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Using a Refresh Token in an iOS Swift App

A step-by-step guide to leveraging OAuth 2.0 Refresh Tokens in an iOS app built with Swift and integrated with Auth0.

May 03, 2024

In a recent article, Calling a Protected API from an iOS Swift App, I explained how to leverage the OAuth 2.0 Authorization Server services provided by Auth0 when accessing protected APIs via an iOS app built using Swift. In that article, I showed how to get an Access Token, how to safely and securely store it, and subsequently, how to use it to call a protected API. If you've not already done so, I highly recommend you read that article because, in this article, I'm going to build on what was previously discussed by explaining how and why you should also want to leverage an OAuth 2.0 Refresh Token. I'll also continue with the conventions used in that article, namely using the 🛠 emoji - amongst others - for those of you who’d like to skim through the content while focusing on the build and execution steps 😄

Calling a Protected API from an iOS Swift App
Calling a Protected API from an iOS Swift App
A step-by-step guide to leveraging OAuth 2.0 when accessing protected APIs via an iOS app built with Swift and integrated with Auth0.

What Is a Refresh Token?

Auth0 provides support for the OAuth 2.0-defined Refresh Token standard. In fact, Auth0 also offers additional enhancements to this standard, which we'll discuss a little later; see the Auth0 Docs for more details. A Refresh Token is essentially a credential that can be used to get a new Access Token without user interaction. In this case, the phrase "without user interaction" includes both the need for interactive user first-factor authentication as well as the need for the actual user to be present and logged in to the device.

Why Use a Refresh Token?

So why would you want to use a Refresh Token? The paradigm often favored in mobile device apps is for the user to (interactively) log in on an infrequent basis and prefer to use device biometrics for user authentication instead. Using a Refresh Token facilitates this in a way that also allows an app to obtain an Access Token for calling an API without the need for it to be extraordinarily long-lived. The use of a Refresh Token then mitigates the potential attack surface from a security perspective whilst also maintaining the expected user experience.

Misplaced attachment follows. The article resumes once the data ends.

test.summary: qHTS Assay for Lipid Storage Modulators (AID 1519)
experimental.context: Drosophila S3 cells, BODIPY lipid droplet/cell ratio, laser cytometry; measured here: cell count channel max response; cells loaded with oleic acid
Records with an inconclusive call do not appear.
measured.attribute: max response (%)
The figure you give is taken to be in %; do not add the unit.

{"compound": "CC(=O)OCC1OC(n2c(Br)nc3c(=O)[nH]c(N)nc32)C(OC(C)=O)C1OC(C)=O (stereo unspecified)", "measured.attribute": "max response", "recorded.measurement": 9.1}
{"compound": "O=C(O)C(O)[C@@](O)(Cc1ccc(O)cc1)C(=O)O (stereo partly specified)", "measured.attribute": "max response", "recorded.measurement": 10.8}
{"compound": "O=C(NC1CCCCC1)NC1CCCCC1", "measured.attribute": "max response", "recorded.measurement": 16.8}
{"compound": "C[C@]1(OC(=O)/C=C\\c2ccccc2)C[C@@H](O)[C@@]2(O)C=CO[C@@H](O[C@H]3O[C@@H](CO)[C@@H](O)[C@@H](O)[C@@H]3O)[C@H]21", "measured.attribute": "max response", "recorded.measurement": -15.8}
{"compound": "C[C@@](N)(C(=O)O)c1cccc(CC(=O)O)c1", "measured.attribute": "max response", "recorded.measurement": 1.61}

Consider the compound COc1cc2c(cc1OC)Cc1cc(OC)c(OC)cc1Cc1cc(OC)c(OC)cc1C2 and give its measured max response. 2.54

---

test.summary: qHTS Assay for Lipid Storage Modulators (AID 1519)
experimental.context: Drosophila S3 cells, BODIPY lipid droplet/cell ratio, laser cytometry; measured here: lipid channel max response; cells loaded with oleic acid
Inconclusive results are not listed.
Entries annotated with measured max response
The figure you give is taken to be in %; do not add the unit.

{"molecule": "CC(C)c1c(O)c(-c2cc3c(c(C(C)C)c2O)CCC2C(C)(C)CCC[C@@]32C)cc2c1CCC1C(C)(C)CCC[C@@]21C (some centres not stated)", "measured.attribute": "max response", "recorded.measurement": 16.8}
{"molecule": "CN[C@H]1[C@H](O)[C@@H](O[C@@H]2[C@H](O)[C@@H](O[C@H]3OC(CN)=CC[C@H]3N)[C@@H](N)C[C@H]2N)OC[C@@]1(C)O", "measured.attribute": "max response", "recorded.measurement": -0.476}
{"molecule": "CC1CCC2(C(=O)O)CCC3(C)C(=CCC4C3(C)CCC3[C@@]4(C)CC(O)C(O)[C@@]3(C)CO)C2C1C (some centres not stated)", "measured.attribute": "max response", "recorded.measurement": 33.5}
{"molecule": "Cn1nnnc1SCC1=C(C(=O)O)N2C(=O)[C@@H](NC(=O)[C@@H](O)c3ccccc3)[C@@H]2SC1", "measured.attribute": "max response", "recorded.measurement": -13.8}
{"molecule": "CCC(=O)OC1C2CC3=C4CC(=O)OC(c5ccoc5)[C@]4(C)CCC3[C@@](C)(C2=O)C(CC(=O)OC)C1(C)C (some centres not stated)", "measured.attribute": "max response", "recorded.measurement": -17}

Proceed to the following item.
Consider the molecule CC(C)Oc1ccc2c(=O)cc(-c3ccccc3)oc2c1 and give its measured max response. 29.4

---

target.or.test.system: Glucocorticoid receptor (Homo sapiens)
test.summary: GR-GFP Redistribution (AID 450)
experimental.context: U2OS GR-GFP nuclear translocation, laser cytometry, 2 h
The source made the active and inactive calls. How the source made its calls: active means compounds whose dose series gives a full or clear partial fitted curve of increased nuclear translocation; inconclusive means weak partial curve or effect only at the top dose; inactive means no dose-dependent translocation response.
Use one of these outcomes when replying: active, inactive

Configuring Auth0

🛠 Let's start by using the Dashboard to configure Auth0 (note: the Auth0 tenant I'm using is a Production class tenant, but yours will probably say Development; for the purpose of this article, the tenant classification is irrelevant). Essentially, two places in Auth0 require configuration - one affects how a Refresh Token is generated, and the other how a Refresh Token is used. As I've already mentioned, I'm going to build on the work illustrated in previous blog posts, and I'll make reference to each as I go. Let's dive in! 😎

Configuring an Application definition in Auth0.

Refresh Token configuration can be found as part of the Application definition in Auth0. In a previous Blog article, Get Started with iOS Authentication using SwiftUI, Part 1: Login and Logout under the section entitled Register the App with Auth0, my colleague did a walkthrough of creating and configuring an application definition via the Auth0 Dashboard, and I will build on that to show you how to configure for using a Refresh Token. Note that for those who'd prefer, the Get Started with iOS Authentication using Swift and UIKit article also works well, and you can follow on from the equivalent Register the App in the Auth0 Dashboard section.

Configure for using a Refresh Token in Auth0

Scroll down from the top of the Application definition page, and you should get to the Refresh Token settings. There are a few parts to the dialog presented, so let's go through them one by one:

  • Refresh Token Rotation indicates the use of the Refresh Token model that Auth0 provides to mitigate security risk. Refresh Token Rotation essentially provides a model where a Refresh Token can only be used once - effectively expiring the token after it's used and providing a safeguard should it be leaked. You can read more about Refresh Token Rotation here in the Auth0 Docs. Using this model is the preferred option, particularly for non-confidential clients, such as mobile apps. However, there are some considerations for use, particularly in multi-threaded apps; more about that later.
  • Refresh Token Expiration allows you to define an expiry period for a Refresh Token. By default, Refresh Tokens, as described in OAuth 2.0, typically never expire. However, employing expiry is another way to reduce the threat surface from the perspective of the security landscape. You can read more about Refresh Token expiry in Auth0 here, and token expiration is mandatory when using Refresh Token Rotation.